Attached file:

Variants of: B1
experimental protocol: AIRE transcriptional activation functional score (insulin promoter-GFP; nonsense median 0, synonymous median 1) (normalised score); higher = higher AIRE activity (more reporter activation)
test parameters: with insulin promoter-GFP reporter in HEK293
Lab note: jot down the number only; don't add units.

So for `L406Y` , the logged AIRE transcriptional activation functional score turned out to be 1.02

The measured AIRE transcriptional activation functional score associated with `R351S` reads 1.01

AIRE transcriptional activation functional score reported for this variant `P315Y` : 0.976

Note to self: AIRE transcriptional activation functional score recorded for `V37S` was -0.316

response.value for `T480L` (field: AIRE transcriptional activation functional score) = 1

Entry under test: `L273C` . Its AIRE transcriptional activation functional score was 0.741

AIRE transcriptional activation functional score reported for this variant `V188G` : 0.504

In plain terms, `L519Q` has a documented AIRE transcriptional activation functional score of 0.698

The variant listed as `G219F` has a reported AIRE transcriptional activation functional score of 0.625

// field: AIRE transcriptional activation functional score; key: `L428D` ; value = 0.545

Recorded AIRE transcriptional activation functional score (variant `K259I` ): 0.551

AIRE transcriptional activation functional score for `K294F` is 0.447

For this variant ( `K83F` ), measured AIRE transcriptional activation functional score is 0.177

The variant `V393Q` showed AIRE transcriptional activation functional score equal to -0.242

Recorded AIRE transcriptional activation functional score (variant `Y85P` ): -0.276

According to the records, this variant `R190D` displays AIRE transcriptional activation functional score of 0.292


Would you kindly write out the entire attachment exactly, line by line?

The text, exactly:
Variants of: B1
experimental protocol: AIRE transcriptional activation functional score (insulin promoter-GFP; nonsense median 0, synonymous median 1) (normalised score); higher = higher AIRE activity (more reporter activation)
test parameters: with insulin promoter-GFP reporter in HEK293
Lab note: jot down the number only; don't add units.

So for `L406Y` , the logged AIRE transcriptional activation functional score turned out to be 1.02

The measured AIRE transcriptional activation functional score associated with `R351S` reads 1.01

AIRE transcriptional activation functional score reported for this variant `P315Y` : 0.976

Note to self: AIRE transcriptional activation functional score recorded for `V37S` was -0.316

response.value for `T480L` (field: AIRE transcriptional activation functional score) = 1

Entry under test: `L273C` . Its AIRE transcriptional activation functional score was 0.741

AIRE transcriptional activation functional score reported for this variant `V188G` : 0.504

In plain terms, `L519Q` has a documented AIRE transcriptional activation functional score of 0.698

The variant listed as `G219F` has a reported AIRE transcriptional activation functional score of 0.625

// field: AIRE transcriptional activation functional score; key: `L428D` ; value = 0.545

Recorded AIRE transcriptional activation functional score (variant `K259I` ): 0.551

AIRE transcriptional activation functional score for `K294F` is 0.447

For this variant ( `K83F` ), measured AIRE transcriptional activation functional score is 0.177

The variant `V393Q` showed AIRE transcriptional activation functional score equal to -0.242

Recorded AIRE transcriptional activation functional score (variant `Y85P` ): -0.276

According to the records, this variant `R190D` displays AIRE transcriptional activation functional score of 0.292